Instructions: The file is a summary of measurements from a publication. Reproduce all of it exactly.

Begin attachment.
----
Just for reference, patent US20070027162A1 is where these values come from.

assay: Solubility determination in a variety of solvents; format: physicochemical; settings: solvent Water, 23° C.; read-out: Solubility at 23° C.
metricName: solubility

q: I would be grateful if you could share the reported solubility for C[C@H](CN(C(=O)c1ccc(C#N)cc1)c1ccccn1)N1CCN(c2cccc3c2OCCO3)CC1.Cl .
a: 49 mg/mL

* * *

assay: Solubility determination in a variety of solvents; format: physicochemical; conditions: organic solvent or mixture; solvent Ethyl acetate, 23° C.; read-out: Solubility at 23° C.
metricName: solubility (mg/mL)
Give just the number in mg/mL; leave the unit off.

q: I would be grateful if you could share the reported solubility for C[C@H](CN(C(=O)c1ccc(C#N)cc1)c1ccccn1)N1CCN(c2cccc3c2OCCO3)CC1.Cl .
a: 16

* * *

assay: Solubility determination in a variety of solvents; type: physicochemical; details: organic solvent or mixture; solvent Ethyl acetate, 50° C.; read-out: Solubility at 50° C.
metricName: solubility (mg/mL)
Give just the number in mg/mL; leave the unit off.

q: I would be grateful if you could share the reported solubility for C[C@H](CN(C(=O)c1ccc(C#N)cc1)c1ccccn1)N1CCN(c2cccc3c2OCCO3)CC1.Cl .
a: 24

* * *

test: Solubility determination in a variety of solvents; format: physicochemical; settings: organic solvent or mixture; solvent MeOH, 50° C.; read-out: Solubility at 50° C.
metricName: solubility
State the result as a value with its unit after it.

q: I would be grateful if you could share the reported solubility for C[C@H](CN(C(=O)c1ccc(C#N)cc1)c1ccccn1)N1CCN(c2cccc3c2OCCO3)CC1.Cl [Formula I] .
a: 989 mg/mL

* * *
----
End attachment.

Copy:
Just for reference, patent US20070027162A1 is where these values come from.

assay: Solubility determination in a variety of solvents; format: physicochemical; settings: solvent Water, 23° C.; read-out: Solubility at 23° C.
metricName: solubility

q: I would be grateful if you could share the reported solubility for C[C@H](CN(C(=O)c1ccc(C#N)cc1)c1ccccn1)N1CCN(c2cccc3c2OCCO3)CC1.Cl .
a: 49 mg/mL

* * *

assay: Solubility determination in a variety of solvents; format: physicochemical; conditions: organic solvent or mixture; solvent Ethyl acetate, 23° C.; read-out: Solubility at 23° C.
metricName: solubility (mg/mL)
Give just the number in mg/mL; leave the unit off.

q: I would be grateful if you could share the reported solubility for C[C@H](CN(C(=O)c1ccc(C#N)cc1)c1ccccn1)N1CCN(c2cccc3c2OCCO3)CC1.Cl .
a: 16

* * *

assay: Solubility determination in a variety of solvents; type: physicochemical; details: organic solvent or mixture; solvent Ethyl acetate, 50° C.; read-out: Solubility at 50° C.
metricName: solubility (mg/mL)
Give just the number in mg/mL; leave the unit off.

q: I would be grateful if you could share the reported solubility for C[C@H](CN(C(=O)c1ccc(C#N)cc1)c1ccccn1)N1CCN(c2cccc3c2OCCO3)CC1.Cl .
a: 24

* * *

test: Solubility determination in a variety of solvents; format: physicochemical; settings: organic solvent or mixture; solvent MeOH, 50° C.; read-out: Solubility at 50° C.
metricName: solubility
State the result as a value with its unit after it.

q: I would be grateful if you could share the reported solubility for C[C@H](CN(C(=O)c1ccc(C#N)cc1)c1ccccn1)N1CCN(c2cccc3c2OCCO3)CC1.Cl [Formula I] .
a: 989 mg/mL

* * *